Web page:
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Cameroonians Receive More Free Health 

By Yerima Kini Nsom & Forchu Clerance Nkwonganyi
 
The Hope Solidarity, HSE recently organised a free health outreach in Babessi in the Ngoketunjia Division of the Northwest Region, saying that it is their own way of contributing to the country’s realisation of the 2015 Millenuim Development Goals, MDGs.
The health development organisation, in partnership with the Faith Medical Foundation International reached out to close to 10,000persons in Ngoketunjia with offers of free consultations, medications, surgeries, lab test and much more.
The community based organisation comprising public health personnel, business men, economists, traditional rulers, magistrates and religious men, has as objective to promote free health and social assistance to the needy indigenous, rural and suburban populations of Cameroon. 
According to the President and CEO of Hope Outreach, Dr. Tatapong Emmanuel, their motivation to offer free medical services stems from their desire to reduce untimely deaths in rural areas by providing access to basic treatment to the socially and financially disadvantaged; the ‘have nots’.
During the recent outreach in Babessi, the hope givers carried out general and specialised consultations; HIV and other STDs screening or reproductive track infections, free distribution of essential medicines to people diagnosed sick, laboratory tests, vaccinations, surgeries, ophtamology, odonto-stomatology, sanitary education, information and counseling.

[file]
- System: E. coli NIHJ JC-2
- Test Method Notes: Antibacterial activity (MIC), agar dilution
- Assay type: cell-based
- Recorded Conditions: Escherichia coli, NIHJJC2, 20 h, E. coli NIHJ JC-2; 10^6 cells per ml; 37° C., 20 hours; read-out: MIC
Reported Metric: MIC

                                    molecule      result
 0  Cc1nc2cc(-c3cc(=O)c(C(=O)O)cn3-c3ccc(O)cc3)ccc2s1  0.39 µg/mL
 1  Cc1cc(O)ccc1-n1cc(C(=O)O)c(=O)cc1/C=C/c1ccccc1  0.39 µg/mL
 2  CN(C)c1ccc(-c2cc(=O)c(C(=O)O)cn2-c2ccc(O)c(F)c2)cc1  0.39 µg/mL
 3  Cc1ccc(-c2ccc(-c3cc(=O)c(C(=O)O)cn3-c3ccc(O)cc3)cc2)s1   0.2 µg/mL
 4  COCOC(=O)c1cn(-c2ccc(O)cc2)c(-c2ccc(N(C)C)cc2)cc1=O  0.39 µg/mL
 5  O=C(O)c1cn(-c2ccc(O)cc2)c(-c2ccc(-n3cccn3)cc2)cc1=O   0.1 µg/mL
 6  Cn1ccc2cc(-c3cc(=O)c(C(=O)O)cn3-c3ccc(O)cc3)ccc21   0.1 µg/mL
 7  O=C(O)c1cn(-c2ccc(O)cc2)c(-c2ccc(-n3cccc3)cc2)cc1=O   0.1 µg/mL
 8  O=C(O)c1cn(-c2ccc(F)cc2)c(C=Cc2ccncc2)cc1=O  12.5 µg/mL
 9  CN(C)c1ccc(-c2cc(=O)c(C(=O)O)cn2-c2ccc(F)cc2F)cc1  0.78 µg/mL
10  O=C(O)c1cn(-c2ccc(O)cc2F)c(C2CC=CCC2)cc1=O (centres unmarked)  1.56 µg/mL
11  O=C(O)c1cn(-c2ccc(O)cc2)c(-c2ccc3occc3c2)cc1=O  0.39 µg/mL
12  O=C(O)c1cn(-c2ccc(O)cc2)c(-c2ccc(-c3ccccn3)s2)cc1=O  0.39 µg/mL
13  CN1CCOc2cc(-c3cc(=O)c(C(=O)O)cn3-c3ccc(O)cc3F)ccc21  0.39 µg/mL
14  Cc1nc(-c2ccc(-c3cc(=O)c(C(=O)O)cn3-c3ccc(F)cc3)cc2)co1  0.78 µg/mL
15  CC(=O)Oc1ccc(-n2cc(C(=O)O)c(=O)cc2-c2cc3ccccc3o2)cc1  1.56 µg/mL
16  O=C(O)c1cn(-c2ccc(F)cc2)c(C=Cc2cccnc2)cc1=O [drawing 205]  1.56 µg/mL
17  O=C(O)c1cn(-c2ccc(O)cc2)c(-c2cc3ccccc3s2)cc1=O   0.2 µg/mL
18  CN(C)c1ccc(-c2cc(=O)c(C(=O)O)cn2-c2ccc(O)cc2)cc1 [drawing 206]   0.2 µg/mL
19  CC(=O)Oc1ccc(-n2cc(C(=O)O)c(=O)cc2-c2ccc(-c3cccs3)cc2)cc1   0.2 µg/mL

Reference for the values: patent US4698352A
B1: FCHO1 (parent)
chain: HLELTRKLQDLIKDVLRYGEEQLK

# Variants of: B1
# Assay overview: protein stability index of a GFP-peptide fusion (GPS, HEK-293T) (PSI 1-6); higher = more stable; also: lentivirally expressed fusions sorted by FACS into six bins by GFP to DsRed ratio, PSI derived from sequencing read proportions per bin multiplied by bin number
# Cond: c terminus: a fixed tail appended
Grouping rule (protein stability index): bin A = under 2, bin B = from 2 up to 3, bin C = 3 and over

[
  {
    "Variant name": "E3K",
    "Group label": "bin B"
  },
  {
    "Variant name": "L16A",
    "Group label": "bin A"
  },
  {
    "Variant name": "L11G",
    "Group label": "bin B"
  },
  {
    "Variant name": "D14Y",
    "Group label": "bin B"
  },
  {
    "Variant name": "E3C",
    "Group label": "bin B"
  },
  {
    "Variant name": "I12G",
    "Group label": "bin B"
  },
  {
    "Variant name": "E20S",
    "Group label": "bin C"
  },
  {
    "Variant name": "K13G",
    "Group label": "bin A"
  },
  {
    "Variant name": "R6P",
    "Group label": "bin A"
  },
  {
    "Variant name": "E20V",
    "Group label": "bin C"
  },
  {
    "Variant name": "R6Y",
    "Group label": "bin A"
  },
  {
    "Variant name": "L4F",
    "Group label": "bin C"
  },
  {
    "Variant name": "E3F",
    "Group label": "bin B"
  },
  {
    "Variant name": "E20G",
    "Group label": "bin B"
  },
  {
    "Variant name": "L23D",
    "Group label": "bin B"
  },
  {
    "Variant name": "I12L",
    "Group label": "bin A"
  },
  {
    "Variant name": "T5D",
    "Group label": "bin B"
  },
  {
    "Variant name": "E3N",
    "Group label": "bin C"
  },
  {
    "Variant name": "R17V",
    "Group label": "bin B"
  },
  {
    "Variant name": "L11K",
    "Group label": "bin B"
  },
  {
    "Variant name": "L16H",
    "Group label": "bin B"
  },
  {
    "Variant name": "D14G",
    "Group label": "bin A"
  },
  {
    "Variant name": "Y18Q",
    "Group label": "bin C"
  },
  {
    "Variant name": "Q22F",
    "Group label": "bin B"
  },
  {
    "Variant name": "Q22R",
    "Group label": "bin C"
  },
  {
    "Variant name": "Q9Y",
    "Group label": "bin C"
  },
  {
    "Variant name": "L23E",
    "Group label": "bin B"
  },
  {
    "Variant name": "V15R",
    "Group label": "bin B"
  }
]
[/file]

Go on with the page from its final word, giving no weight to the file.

From 2005 when it was created till date, HSE has been working in very close collaboration with the Israeli Embassy in Cameroon and has been able to cover 7 out of the country’s 10 regions. In all this time, they have been able to provide free consultation to 68,931 persons, free HIV testing to 3,419 persons, free surgeries to 1,091 persons, free lab tests to 3,778 persons, free odonto-stomatology to 1,456 persons, free ophtamology to 2,431 persons, free distribution of medicines to 71,346 persons and health talks to a cross section of the visited populations.
It is on the backdrop of their impact that some 23 traditional chiefs of the Yaounde 4 and 5 districts emulated the grateful leper in the good book who came back to thank the ‘saviour’ after he was healed of leprosy. The chiefs recently released a motion of appreciation and encouragement to the said organisation for its impact in their localities. They commended the good work and attested that they have been spared lots of medical expenses, and above all seen many deaths postponed.
Meantime, the foundation hopes to extend its tentacles with the ‘Operation Outreach Patients’ to the remaining parts of the country (3 regions) in the shortest possible future with, of course, the help and partnership of benevolent individuals and institutions. 

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